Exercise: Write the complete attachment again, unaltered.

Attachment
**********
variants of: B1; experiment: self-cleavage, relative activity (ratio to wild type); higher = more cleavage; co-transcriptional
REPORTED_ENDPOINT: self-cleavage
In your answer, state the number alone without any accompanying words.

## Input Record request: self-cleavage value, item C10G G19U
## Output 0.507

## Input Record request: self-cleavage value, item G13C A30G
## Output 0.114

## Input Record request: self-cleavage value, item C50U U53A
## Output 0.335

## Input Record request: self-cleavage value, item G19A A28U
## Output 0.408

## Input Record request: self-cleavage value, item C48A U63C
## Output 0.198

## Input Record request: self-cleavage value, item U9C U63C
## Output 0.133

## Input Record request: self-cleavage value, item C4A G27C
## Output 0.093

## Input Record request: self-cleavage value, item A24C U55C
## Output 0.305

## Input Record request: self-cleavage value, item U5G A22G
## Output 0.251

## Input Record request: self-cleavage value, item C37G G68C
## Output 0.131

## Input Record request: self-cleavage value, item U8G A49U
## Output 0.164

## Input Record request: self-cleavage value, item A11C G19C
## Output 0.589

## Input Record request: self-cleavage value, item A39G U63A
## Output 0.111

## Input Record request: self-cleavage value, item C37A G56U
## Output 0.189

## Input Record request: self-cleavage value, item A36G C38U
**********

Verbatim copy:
variants of: B1; experiment: self-cleavage, relative activity (ratio to wild type); higher = more cleavage; co-transcriptional
REPORTED_ENDPOINT: self-cleavage
In your answer, state the number alone without any accompanying words.

## Input Record request: self-cleavage value, item C10G G19U
## Output 0.507

## Input Record request: self-cleavage value, item G13C A30G
## Output 0.114

## Input Record request: self-cleavage value, item C50U U53A
## Output 0.335

## Input Record request: self-cleavage value, item G19A A28U
## Output 0.408

## Input Record request: self-cleavage value, item C48A U63C
## Output 0.198

## Input Record request: self-cleavage value, item U9C U63C
## Output 0.133

## Input Record request: self-cleavage value, item C4A G27C
## Output 0.093

## Input Record request: self-cleavage value, item A24C U55C
## Output 0.305

## Input Record request: self-cleavage value, item U5G A22G
## Output 0.251

## Input Record request: self-cleavage value, item C37G G68C
## Output 0.131

## Input Record request: self-cleavage value, item U8G A49U
## Output 0.164

## Input Record request: self-cleavage value, item A11C G19C
## Output 0.589

## Input Record request: self-cleavage value, item A39G U63A
## Output 0.111

## Input Record request: self-cleavage value, item C37A G56U
## Output 0.189

## Input Record request: self-cleavage value, item A36G C38U